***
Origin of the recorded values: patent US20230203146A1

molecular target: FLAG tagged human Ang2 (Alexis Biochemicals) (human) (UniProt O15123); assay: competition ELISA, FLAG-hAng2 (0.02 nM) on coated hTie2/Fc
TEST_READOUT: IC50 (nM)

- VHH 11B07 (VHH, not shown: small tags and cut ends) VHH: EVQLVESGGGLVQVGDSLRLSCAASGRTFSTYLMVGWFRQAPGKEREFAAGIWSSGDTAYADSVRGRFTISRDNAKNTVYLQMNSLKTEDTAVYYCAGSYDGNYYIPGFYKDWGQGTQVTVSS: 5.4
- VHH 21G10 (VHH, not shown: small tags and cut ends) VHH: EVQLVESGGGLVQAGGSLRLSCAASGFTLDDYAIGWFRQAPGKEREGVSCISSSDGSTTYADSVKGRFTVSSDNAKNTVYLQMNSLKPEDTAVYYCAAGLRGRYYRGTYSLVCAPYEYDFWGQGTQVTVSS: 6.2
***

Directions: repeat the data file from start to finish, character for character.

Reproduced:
Origin of the recorded values: patent US20230203146A1

molecular target: FLAG tagged human Ang2 (Alexis Biochemicals) (human) (UniProt O15123); assay: competition ELISA, FLAG-hAng2 (0.02 nM) on coated hTie2/Fc
TEST_READOUT: IC50 (nM)

- VHH 11B07 (VHH, not shown: small tags and cut ends) VHH: EVQLVESGGGLVQVGDSLRLSCAASGRTFSTYLMVGWFRQAPGKEREFAAGIWSSGDTAYADSVRGRFTISRDNAKNTVYLQMNSLKTEDTAVYYCAGSYDGNYYIPGFYKDWGQGTQVTVSS: 5.4
- VHH 21G10 (VHH, not shown: small tags and cut ends) VHH: EVQLVESGGGLVQAGGSLRLSCAASGFTLDDYAIGWFRQAPGKEREGVSCISSSDGSTTYADSVKGRFTVSSDNAKNTVYLQMNSLKPEDTAVYYCAAGLRGRYYRGTYSLVCAPYEYDFWGQGTQVTVSS: 6.2